Cherry picking science

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Our science has extended life, fed billions, eliminated diseases, healed infections, connected the world, gotten us into space, and brought the greatest musical performances into our homes at the touch of a button or the sound of our voice. We expect more wonders to unfold in front of our eyes because of our science.

And yet, when our science tells us something we don’t want to hear about: manmade global warming, vaccines are safe, the Earth is round, simple audio measurements don’t tell us what we hear, we decide those particular science facts aren’t accurate.

Is science infallible and always to be believed? Heck no. Consider the misguided contributions of Thomas Midgley, a person that single-handedly came close to destroying the planet.  Though his direction and motivations were flawed, it was still science that got him where he wanted to go.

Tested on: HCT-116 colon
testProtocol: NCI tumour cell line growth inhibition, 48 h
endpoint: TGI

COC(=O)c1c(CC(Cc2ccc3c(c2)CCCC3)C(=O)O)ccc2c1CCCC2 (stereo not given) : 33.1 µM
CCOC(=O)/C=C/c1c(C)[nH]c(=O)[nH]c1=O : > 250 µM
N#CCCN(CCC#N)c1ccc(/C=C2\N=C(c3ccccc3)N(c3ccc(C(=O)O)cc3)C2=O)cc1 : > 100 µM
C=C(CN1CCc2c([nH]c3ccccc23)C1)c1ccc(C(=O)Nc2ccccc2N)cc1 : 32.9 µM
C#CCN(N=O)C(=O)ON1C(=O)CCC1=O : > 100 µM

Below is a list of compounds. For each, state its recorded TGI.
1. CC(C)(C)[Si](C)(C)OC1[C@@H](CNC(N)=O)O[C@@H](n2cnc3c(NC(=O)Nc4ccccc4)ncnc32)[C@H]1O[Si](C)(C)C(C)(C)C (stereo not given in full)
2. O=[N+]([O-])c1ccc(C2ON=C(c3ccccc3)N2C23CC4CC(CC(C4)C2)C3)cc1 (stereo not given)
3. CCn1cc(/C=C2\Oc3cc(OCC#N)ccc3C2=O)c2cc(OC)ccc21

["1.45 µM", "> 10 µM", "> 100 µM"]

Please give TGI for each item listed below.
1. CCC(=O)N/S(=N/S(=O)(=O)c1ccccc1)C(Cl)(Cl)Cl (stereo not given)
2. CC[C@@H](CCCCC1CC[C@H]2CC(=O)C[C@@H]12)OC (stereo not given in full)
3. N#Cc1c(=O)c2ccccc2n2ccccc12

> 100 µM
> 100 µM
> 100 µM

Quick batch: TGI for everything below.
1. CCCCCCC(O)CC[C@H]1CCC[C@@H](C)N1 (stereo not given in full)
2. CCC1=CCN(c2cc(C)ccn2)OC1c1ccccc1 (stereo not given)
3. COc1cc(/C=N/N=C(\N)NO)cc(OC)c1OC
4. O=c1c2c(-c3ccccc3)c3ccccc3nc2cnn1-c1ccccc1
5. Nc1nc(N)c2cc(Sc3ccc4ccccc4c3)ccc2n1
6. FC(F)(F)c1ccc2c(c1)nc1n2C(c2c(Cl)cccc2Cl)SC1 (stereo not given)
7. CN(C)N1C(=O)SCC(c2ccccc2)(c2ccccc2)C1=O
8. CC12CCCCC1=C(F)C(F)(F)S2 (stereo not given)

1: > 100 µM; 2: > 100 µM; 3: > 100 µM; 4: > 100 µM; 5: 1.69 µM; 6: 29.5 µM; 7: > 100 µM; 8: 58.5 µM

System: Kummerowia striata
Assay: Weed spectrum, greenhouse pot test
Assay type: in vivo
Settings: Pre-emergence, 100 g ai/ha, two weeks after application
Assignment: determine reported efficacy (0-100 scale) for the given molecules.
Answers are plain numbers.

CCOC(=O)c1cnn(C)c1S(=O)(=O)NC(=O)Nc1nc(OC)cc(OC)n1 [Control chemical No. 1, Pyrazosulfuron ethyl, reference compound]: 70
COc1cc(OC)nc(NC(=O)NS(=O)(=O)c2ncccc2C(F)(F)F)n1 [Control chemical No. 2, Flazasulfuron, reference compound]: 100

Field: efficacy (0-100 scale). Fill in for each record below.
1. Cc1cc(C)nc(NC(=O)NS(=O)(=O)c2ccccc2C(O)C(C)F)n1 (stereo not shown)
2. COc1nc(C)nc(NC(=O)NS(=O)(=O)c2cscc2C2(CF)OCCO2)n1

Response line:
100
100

Wouldn’t it be nice if we could choose which of the laws of physics we accept? It would certainly make life easier.

I very much do not want to believe in Simultaneity. To be honest, it simply offends me from any number of points.

Or, Bernoulli’s Principal that a change in air pressure can lift a 747 into the air. Doesn’t make sense to me, despite the evidence to the contrary.

What I have learned over the years is to trust science. Trust it first, question the methodology second, the conclusions third. When we can’t measure what we hear I don’t question the science, only the methodology by which we apply it.

It’s good to question. Scientists are the most skeptical people on the planet. Yet, if it’s my life, health, or safety at question I’d sooner trust the science than YouTube or Twitter.

Just sayin.